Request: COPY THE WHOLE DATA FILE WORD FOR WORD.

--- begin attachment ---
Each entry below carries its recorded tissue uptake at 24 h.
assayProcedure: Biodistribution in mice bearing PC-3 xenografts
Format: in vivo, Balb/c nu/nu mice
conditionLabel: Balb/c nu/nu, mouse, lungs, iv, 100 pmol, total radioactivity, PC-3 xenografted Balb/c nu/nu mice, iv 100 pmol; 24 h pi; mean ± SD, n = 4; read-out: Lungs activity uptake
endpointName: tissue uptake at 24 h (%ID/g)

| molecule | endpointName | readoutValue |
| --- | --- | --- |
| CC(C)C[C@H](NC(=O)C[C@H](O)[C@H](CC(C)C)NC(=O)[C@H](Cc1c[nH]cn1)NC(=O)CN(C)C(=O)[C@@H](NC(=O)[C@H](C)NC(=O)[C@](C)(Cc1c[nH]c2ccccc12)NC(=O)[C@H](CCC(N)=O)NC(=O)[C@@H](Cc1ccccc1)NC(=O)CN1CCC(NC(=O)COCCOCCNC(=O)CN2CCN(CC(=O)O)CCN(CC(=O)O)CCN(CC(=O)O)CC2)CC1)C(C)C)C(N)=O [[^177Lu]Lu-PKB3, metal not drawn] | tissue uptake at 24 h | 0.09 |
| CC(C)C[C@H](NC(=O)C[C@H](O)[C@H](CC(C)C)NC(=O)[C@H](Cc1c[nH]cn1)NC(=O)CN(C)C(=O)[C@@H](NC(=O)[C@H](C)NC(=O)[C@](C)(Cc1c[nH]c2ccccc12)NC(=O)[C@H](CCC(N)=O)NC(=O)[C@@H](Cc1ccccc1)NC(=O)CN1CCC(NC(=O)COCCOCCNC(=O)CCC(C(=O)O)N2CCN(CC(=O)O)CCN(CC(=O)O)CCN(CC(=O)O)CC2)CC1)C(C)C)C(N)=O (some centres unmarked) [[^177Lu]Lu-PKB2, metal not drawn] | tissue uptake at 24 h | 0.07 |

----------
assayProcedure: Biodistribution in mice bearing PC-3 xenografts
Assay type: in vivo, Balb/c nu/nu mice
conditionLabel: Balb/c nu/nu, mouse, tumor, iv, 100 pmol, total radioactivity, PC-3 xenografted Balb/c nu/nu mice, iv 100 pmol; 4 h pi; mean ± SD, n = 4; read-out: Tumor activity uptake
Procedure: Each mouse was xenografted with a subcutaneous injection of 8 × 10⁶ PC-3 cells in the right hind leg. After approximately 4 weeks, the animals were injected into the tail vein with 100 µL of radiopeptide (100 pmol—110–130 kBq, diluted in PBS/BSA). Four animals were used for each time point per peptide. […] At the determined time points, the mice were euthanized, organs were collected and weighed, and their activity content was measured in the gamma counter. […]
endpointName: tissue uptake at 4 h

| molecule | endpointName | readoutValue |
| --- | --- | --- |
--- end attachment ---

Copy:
Each entry below carries its recorded tissue uptake at 24 h.
assayProcedure: Biodistribution in mice bearing PC-3 xenografts
Format: in vivo, Balb/c nu/nu mice
conditionLabel: Balb/c nu/nu, mouse, lungs, iv, 100 pmol, total radioactivity, PC-3 xenografted Balb/c nu/nu mice, iv 100 pmol; 24 h pi; mean ± SD, n = 4; read-out: Lungs activity uptake
endpointName: tissue uptake at 24 h (%ID/g)

| molecule | endpointName | readoutValue |
| --- | --- | --- |
| CC(C)C[C@H](NC(=O)C[C@H](O)[C@H](CC(C)C)NC(=O)[C@H](Cc1c[nH]cn1)NC(=O)CN(C)C(=O)[C@@H](NC(=O)[C@H](C)NC(=O)[C@](C)(Cc1c[nH]c2ccccc12)NC(=O)[C@H](CCC(N)=O)NC(=O)[C@@H](Cc1ccccc1)NC(=O)CN1CCC(NC(=O)COCCOCCNC(=O)CN2CCN(CC(=O)O)CCN(CC(=O)O)CCN(CC(=O)O)CC2)CC1)C(C)C)C(N)=O [[^177Lu]Lu-PKB3, metal not drawn] | tissue uptake at 24 h | 0.09 |
| CC(C)C[C@H](NC(=O)C[C@H](O)[C@H](CC(C)C)NC(=O)[C@H](Cc1c[nH]cn1)NC(=O)CN(C)C(=O)[C@@H](NC(=O)[C@H](C)NC(=O)[C@](C)(Cc1c[nH]c2ccccc12)NC(=O)[C@H](CCC(N)=O)NC(=O)[C@@H](Cc1ccccc1)NC(=O)CN1CCC(NC(=O)COCCOCCNC(=O)CCC(C(=O)O)N2CCN(CC(=O)O)CCN(CC(=O)O)CCN(CC(=O)O)CC2)CC1)C(C)C)C(N)=O (some centres unmarked) [[^177Lu]Lu-PKB2, metal not drawn] | tissue uptake at 24 h | 0.07 |

----------
assayProcedure: Biodistribution in mice bearing PC-3 xenografts
Assay type: in vivo, Balb/c nu/nu mice
conditionLabel: Balb/c nu/nu, mouse, tumor, iv, 100 pmol, total radioactivity, PC-3 xenografted Balb/c nu/nu mice, iv 100 pmol; 4 h pi; mean ± SD, n = 4; read-out: Tumor activity uptake
Procedure: Each mouse was xenografted with a subcutaneous injection of 8 × 10⁶ PC-3 cells in the right hind leg. After approximately 4 weeks, the animals were injected into the tail vein with 100 µL of radiopeptide (100 pmol—110–130 kBq, diluted in PBS/BSA). Four animals were used for each time point per peptide. […] At the determined time points, the mice were euthanized, organs were collected and weighed, and their activity content was measured in the gamma counter. […]
endpointName: tissue uptake at 4 h

| molecule | endpointName | readoutValue |
| --- | --- | --- |